By: Maria Martirosyan
“A House divided cannot stand” – Abraham Lincoln
As Executive Interns at the Armenian National Committee of America, Western Region office, my fellow interns and I have multiple responsibilities and deadlines which we must meet on a weekly basis. Besides writing blogs, managing the twitter account, producing media reports, answering telephone calls, meeting with elected officials, and working extensive hours at events, interns are responsible for completing a main project – and that is taking the Hye Votes project to the streets of Los Angeles and getting eligible Armenian-Americans registered to vote.
It has been an interesting experience registering individuals to vote. From the many different things that have occurred during my time registering people, one thing that has captured my attention on multiple occasions is section 9 of the voter registration form. This section requires the individual to fill in the oval of the political party they are affiliated with and as expected, most people filled in the oval for either the “Democratic Party” or the “Republican Party”.
More often than not, people make their decision of which political party to belong to based on the influence of their family members, peers, and other social influences. It seems as if so many people are slow to think and quick to act upon choosing what political party to affiliate themselves with and are blind to see the harms caused by labeling oneself with any one political party.
In his 1796 farewell address, President George Washington warned Americans against the formation of political parties. He realized that polarized politics would result in aggression and hatred amongst the politicians and people, ultimately dividing the country. Yet still Americans chose to support and go by the system of political parties, and as foreseen by George Washington, the political parties became as polarized as can be – engaging in intense rhetoric and actions that cause lasting hostility, hate, and turmoil. Till this day, such rivalry hinders cooperation between political parties and the ability of reaching consensus on important political matters.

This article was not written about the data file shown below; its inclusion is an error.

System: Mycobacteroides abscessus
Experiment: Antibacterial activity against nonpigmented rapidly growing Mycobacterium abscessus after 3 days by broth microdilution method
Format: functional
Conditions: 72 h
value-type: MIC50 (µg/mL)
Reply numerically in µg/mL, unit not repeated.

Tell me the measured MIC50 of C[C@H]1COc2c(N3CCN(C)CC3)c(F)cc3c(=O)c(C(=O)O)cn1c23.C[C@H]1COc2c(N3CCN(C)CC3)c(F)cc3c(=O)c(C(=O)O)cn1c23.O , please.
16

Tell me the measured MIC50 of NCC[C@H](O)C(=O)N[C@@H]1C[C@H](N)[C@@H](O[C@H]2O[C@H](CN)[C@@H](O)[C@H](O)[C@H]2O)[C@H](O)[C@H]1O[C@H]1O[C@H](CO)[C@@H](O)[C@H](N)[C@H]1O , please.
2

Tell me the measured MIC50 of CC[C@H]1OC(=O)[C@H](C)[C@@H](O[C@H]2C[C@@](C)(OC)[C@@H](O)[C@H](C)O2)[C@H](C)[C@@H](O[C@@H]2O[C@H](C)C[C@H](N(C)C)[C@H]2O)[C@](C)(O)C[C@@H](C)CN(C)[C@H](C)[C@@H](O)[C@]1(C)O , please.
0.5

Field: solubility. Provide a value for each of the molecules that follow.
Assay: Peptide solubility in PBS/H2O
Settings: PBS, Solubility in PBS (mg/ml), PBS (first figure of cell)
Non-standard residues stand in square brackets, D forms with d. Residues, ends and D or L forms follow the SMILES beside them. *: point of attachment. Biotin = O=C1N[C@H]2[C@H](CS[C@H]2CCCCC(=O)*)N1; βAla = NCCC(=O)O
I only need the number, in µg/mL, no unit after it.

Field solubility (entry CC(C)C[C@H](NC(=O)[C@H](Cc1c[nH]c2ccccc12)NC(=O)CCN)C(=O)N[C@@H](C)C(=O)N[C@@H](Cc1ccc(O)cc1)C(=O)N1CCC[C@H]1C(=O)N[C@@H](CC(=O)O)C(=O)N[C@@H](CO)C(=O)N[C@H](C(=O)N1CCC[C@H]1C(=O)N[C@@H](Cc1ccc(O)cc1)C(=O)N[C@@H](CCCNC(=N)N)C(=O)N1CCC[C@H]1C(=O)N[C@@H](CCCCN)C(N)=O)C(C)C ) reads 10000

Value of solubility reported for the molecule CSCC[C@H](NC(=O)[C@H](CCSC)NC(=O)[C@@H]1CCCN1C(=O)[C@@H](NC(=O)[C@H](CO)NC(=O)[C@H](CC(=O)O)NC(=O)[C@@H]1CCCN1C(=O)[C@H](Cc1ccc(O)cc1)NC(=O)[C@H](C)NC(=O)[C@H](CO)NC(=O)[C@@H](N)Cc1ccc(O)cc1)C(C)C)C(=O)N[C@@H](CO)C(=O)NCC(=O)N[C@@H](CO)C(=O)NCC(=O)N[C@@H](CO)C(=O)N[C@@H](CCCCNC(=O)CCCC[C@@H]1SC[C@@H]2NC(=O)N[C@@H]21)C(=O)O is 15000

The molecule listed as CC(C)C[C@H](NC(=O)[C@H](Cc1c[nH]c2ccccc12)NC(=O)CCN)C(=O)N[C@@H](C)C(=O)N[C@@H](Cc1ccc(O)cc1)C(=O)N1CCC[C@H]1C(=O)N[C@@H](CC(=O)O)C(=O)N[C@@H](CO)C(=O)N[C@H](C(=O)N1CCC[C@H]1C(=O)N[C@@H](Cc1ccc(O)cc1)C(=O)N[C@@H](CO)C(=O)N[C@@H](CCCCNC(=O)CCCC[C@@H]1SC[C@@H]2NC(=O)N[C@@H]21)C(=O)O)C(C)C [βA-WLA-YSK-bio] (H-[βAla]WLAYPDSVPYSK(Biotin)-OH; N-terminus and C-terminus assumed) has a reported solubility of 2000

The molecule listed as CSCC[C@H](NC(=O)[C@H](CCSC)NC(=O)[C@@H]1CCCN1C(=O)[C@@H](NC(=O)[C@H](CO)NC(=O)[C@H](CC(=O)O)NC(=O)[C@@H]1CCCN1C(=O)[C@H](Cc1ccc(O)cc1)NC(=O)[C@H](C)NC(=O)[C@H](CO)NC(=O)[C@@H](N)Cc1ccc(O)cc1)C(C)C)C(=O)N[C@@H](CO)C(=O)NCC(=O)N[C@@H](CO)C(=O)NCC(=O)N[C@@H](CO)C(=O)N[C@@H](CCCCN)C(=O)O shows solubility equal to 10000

Battling it out on the playing field, political parties have become much like sports teams, and the voters have become loyal fans of one team or the other – usually despising the opposing team. This is generally true because when an individual joins a one political party, they automatically dislike the other and once election season arrives, people almost never consider voting for candidates from another party due to the mindset of “us against them”. This mindset which causes antagonism towards candidates of other political parties and stops voters from truly evaluating political candidates based on who they really are and their stand on political issues. It is important for people to understand that not all candidates have pure leftist views or pure rightest views and it is imperative that voters really take time educating themselves about each candidate prior to voting. As well, it is critical that voters comprehend that they should not feel obligated to vote within a certain political party. Instead, I strongly urge that voters choose candidates based on the individual they are and their stand on political issues – making each individual candidate responsible for the representation of themselves, not a party.